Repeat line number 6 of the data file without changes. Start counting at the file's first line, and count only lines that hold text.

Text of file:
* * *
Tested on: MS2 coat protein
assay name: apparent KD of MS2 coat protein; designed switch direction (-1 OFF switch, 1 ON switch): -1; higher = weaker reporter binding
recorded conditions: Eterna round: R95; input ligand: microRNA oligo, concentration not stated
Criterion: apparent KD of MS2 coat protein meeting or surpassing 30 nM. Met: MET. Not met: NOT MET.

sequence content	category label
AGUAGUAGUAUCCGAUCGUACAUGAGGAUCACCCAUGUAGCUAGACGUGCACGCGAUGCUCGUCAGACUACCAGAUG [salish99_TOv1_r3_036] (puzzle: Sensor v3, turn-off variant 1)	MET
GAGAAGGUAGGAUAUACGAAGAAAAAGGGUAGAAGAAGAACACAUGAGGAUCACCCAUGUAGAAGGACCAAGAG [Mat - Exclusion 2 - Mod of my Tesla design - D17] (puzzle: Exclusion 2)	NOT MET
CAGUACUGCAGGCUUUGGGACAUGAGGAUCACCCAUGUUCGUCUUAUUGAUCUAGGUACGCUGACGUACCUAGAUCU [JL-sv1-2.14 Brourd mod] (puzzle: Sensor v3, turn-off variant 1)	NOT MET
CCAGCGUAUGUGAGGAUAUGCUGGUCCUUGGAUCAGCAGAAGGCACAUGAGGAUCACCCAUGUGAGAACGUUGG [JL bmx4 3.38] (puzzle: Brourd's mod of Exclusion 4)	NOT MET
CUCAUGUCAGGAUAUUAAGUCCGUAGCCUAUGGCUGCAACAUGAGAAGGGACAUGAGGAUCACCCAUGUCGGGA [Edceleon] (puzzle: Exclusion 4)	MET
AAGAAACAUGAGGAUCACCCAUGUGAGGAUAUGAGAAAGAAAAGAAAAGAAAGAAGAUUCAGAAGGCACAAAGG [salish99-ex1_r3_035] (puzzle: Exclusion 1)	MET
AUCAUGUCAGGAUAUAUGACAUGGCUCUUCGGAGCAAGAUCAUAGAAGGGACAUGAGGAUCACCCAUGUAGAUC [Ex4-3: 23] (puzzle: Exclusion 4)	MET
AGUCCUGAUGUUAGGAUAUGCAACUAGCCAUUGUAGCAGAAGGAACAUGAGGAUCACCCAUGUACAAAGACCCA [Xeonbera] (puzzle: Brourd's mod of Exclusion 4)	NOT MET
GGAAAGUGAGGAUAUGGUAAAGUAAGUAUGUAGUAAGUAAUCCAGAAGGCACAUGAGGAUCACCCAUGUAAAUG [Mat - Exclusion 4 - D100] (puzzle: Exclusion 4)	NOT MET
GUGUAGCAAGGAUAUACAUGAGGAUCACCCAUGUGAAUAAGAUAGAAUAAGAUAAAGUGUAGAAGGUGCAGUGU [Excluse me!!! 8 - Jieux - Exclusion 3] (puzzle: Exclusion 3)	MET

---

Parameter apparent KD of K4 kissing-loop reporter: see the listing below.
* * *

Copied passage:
AGUAGUAGUAUCCGAUCGUACAUGAGGAUCACCCAUGUAGCUAGACGUGCACGCGAUGCUCGUCAGACUACCAGAUG [salish99_TOv1_r3_036] (puzzle: Sensor v3, turn-off variant 1)	MET